Dr. Mata is an Assistant Professor and specializes in plant ecophysiology. She obtained her PhD in Utrecht, (The Netherlands) and completed her postdoctoral training in California (UCSB), Italy (INR) and Australia (UWA). I work mostly with Mediterranean plants, and am interested in drought and photosynthesis that I studied in Mediterranean plants in three continents, and noticed how many plants in these environments have amazing and different mechanisms of drought resistance. If we can trace some drought resistance strategies in the wild plants and apply them into crops, we would have more drought tolerant crops, expanding the areas where they could grow in our increasingly arid planet, and saving on irrigation water. Dr. Mata is also interested in the use of stable isotopes 13C and 17O in ecosystems ecology, to detect past drought, and in tracing the products of photosynthesis in leaves. These methods are used to trace the origins of our food, and detect fraud.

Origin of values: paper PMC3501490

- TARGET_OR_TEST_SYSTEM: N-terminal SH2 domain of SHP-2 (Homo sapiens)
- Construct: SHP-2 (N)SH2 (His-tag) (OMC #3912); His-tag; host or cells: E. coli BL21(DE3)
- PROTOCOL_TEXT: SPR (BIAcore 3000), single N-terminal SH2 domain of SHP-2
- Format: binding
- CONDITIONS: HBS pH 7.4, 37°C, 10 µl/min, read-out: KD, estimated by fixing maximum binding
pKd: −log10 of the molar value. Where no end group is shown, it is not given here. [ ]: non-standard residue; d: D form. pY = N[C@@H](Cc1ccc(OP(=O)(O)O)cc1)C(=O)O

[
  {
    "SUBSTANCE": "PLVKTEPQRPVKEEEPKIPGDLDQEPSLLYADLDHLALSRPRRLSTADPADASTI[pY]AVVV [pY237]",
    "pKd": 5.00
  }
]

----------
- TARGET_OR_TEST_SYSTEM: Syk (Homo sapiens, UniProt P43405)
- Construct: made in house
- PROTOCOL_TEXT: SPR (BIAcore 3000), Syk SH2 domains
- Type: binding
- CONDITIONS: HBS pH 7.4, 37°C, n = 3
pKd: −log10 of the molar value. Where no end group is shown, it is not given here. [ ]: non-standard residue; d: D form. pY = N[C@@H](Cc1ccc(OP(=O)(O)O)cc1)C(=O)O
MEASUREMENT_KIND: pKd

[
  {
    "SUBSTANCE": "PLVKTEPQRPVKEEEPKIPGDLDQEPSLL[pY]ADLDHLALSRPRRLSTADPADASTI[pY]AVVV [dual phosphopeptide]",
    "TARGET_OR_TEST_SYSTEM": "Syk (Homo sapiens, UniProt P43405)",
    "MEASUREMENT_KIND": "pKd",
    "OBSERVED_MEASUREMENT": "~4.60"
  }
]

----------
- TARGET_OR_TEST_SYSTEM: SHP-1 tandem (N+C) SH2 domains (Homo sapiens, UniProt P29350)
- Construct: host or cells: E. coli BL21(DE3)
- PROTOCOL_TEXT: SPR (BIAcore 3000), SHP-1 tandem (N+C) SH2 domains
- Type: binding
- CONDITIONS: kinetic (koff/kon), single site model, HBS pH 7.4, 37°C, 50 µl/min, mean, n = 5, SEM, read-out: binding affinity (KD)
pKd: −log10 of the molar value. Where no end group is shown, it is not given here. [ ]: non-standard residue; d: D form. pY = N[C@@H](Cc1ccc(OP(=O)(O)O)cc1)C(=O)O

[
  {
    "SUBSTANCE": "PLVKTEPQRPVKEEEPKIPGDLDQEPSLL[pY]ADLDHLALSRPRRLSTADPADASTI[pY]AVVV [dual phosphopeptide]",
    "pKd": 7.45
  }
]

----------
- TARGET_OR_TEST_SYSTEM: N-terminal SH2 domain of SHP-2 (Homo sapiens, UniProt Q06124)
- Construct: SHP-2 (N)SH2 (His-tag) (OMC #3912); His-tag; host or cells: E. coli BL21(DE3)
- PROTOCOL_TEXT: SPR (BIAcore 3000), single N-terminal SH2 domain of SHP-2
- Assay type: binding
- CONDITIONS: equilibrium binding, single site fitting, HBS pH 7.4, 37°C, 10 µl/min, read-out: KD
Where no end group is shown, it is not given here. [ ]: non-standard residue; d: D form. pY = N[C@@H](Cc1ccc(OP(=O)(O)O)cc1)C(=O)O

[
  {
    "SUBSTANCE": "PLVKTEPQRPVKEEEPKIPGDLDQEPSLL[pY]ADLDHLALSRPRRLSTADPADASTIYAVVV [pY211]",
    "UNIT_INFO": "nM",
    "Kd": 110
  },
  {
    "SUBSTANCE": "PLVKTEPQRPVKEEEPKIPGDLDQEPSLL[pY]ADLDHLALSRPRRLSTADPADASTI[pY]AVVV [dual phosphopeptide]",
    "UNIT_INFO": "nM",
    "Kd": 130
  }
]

Dr. Mata is currently working with a student, Blanche Penafiel, on the study of light on the growth, photosynthetic capacity, development, leaf production and oil production of Basil plants (Ocimum basilicum). The seeds and currently germinating.